Water vole population thriving in Fenland
PROTECTION of the water vole, Britain s most endangered mammal, has been met with delight at a Fenland centre where its population is thriving. The Wildfowl and Wetlands Trust, in Welney, is a popular place for visitors to catch glimpses of the secretive
PROTECTION of the water vole, Britain's most endangered mammal, has been met with delight at a Fenland centre where its population is thriving.
The Wildfowl and Wetlands Trust, in Welney, is a popular place for visitors to catch glimpses of the secretive creatures on the reserve in the summer.
The Government gave full legal protection to the water vole last week, meaning they cannot be killed, injured or taken from the wild.
Police will also have the power to prosecute where water voles have been deliberately persecuted.
You may also want to watch:
Debbie Pain, director of conservation at the Wildfowl and Wetlands Trust, welcomed the measures.
She said: "Water voles have suffered the most dramatic decline of any British mammal. Over the last century numbers have plummeted to a tiny fraction and they are completely gone from many areas where they were once common.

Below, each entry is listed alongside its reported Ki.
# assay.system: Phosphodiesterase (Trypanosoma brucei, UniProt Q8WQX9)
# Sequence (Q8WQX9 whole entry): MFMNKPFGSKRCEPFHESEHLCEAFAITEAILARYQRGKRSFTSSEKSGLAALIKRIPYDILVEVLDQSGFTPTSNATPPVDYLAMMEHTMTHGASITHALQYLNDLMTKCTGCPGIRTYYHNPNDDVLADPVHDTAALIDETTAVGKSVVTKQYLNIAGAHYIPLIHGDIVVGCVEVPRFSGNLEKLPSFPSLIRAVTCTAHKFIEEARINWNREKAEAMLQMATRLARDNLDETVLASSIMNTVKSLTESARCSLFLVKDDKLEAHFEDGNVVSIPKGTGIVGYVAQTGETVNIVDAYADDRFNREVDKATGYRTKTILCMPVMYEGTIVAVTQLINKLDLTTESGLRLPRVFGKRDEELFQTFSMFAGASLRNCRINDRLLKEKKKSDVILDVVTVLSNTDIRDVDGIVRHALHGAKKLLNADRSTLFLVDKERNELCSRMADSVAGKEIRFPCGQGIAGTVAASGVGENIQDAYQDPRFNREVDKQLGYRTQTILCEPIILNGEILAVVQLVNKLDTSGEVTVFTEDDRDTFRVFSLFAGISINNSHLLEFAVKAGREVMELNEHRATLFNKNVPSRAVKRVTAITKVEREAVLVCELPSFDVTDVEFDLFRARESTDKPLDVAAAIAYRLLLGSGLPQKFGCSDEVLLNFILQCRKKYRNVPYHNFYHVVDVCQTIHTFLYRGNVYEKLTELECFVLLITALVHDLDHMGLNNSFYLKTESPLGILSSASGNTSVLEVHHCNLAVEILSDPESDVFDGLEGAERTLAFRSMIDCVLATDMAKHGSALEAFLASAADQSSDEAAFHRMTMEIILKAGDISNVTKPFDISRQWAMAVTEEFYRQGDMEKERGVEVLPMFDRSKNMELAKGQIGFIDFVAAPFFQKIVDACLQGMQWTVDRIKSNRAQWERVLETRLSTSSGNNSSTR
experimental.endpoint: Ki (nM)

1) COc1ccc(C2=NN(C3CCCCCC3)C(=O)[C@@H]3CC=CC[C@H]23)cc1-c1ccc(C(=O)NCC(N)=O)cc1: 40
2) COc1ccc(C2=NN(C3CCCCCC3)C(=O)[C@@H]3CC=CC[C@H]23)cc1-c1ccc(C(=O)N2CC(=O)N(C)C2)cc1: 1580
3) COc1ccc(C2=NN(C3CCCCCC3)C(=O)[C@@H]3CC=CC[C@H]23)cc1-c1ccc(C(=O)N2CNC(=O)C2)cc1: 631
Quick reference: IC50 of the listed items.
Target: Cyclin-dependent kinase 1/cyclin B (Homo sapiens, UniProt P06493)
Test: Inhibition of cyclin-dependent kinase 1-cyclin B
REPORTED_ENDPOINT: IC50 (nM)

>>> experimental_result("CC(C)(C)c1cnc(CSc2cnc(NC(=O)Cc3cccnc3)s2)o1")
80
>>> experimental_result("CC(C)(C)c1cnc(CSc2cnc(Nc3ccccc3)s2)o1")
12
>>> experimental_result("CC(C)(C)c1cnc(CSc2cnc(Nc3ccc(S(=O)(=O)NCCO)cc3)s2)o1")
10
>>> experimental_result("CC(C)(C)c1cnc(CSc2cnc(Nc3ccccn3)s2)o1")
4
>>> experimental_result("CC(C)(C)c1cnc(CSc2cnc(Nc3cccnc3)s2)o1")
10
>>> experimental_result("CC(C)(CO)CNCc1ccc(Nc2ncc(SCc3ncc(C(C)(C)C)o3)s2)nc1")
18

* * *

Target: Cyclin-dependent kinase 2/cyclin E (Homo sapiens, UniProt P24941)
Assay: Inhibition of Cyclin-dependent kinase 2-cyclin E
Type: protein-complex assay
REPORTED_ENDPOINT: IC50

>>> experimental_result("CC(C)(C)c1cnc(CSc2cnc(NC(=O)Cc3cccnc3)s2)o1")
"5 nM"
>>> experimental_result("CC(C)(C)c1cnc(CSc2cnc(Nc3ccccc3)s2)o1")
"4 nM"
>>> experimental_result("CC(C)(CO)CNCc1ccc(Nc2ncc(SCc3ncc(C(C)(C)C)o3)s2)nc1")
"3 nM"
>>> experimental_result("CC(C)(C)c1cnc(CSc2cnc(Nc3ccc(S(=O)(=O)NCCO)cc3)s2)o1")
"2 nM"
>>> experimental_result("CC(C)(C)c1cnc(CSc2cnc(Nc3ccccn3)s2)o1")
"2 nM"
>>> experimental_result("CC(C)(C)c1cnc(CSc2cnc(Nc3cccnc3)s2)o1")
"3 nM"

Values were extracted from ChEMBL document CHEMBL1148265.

- 1 'Loving, caring family man' dies in hospital weeks after A141 crash
- 2 Work to improve A47 between March and Peterborough begins
- 3 Illegal poachers stopped in their tracks by eagle-eyed public
- 4 Dramatic pictures catch harvester on fire in 4am blaze
- 5 Stolen French bulldog reunited with Wisbech owners 160 miles away
- 6 Princes win top food and drink industry award
- 7 Child rapist, 57, behind bars for sexually abusing three children
- 8 Granddaughter launches bid to help others thanks to football legend
- 9 Police pursuit of suspected hare coursers ends in success
"So we're delighted with news that they will get proper protection. It makes the law much clearer for people who manage land and it gives the police the power to deal with people who deliberately kill water voles.